At their first meeting since the impeachment inquiry began, President Trump repeatedly told Congressional Democratic and Republican leaders that he isn’t concerned about terrorists that live “7,000 miles away.”
Washington Post Congressional reporter Mike DeBonis said that the president made the assertion “several times” during the contentious meeting.
Rep. Liz Cheney (R-WY) reportedly pushed back on that comment, reminding the president that the Sept. 11, 2001, attacks had come from people “7,000 miles away.”
NEW DETAIL per three sources: Trump said several times in mtg he wasn’t concerned about terrorists 7,000 miles away. After Pelosi & Hoyer left, @RepLizCheney spoke up to remind Trump that the terrorists responsible for 9/11 “came from 7,000 miles away” themselves. https://t.co/FySaRMsSzc
— Mike DeBonis (@mikedebonis) October 16, 2019
“You don’t think the country’s worried about ISIS?” Jonathan Karl, ABC’s White House correspondent, asked the president hours earlier. “You mentioned earlier you think some of the countries might hate ISIS more than the United States.”
Trump answered that because ISIS is 7,000 miles away, the U.S. doesn’t need to worry about it.
“Absolutely. Russia hates ISIS as much as the United States does. Iran hates ISIS. I mean, we’re fighting a war for Russia, we’re fighting a war for Iran? You look at Syria. Syria hates ISIS. We’re over there killing ISIS. Don’t forget, we’re 7,000 miles — so we’re killing ISIS, we’re 7,000 miles away. Russia is much closer. Iran is right there, Turkey is right there. They all hate ISIS. Turkey a little bit less so, but the others very much. Russia had a plane blown up by ISIS. Russia wants nothing to do with ISIS. Russia’s tough. They can kill ISIS just as well, and they happen to be in their neighborhood,” Trump said.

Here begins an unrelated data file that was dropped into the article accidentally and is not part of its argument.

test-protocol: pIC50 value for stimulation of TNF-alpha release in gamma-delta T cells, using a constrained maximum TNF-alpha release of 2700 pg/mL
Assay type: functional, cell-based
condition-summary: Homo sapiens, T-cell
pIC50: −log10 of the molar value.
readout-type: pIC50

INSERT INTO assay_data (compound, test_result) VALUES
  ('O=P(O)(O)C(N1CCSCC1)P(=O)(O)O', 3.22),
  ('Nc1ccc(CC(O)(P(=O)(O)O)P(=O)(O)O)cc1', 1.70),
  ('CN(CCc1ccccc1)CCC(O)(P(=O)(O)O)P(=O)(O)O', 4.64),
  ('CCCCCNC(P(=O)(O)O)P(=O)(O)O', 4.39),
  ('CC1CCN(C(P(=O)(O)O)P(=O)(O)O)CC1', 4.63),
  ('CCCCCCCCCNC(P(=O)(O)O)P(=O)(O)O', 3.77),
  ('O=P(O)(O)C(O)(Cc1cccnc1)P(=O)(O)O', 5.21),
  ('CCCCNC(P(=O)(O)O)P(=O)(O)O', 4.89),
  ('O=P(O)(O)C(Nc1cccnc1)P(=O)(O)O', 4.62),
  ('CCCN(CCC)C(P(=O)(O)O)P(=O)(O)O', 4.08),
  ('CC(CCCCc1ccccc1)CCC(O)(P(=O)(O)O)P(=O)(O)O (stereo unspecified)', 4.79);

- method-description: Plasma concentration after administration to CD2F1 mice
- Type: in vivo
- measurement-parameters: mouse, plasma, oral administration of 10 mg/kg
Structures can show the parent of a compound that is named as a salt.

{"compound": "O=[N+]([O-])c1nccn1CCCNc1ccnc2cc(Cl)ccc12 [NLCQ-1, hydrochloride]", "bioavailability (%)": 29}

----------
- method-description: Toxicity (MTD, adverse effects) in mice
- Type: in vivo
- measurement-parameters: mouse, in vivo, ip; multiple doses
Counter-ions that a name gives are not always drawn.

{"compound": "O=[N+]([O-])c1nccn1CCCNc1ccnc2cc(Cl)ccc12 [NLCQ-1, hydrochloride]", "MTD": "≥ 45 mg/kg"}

“All I’m saying is this, I’m not going to lose potentially thousands and tens of thousands of American soldiers fighting a war between Turkey and Syria. Syria’s not our friend. Assad is not our friend. That’s the way it goes.”
Pres. Trump: "Turkey and Syria will hopefully work it out between themselves. Hopefully, ISIS will be guarded."
— ABC News (@ABC) October 16, 2019
When asked by reporters last week whether he was concerned that Islamic State fighters would be able to escape from prison because of Turkey’s ongoing military operation, Trump flippantly predicted that the militants would escape to Europe, not the U.S.
“What if ISIS fighters escape and pose a threat elsewhere?” a White House reporter asked the president Wednesday afternoon.
“Well they are going to be escaping to Europe, that’s where they want to go,” Trump said.
“They want to go back to their homes. But Europe didn’t want them for months. They could have had trials, they could have done whatever they wanted, but as usual, it’s not reciprocal,” Trump added.
He continued: “When President Obama took the PKK, that’s a tough deal because that’s been a mortal enemy of Turkey. And so when you bring them into a partnership, it’s a tough situation. … They’ve hated each other for many, many years.”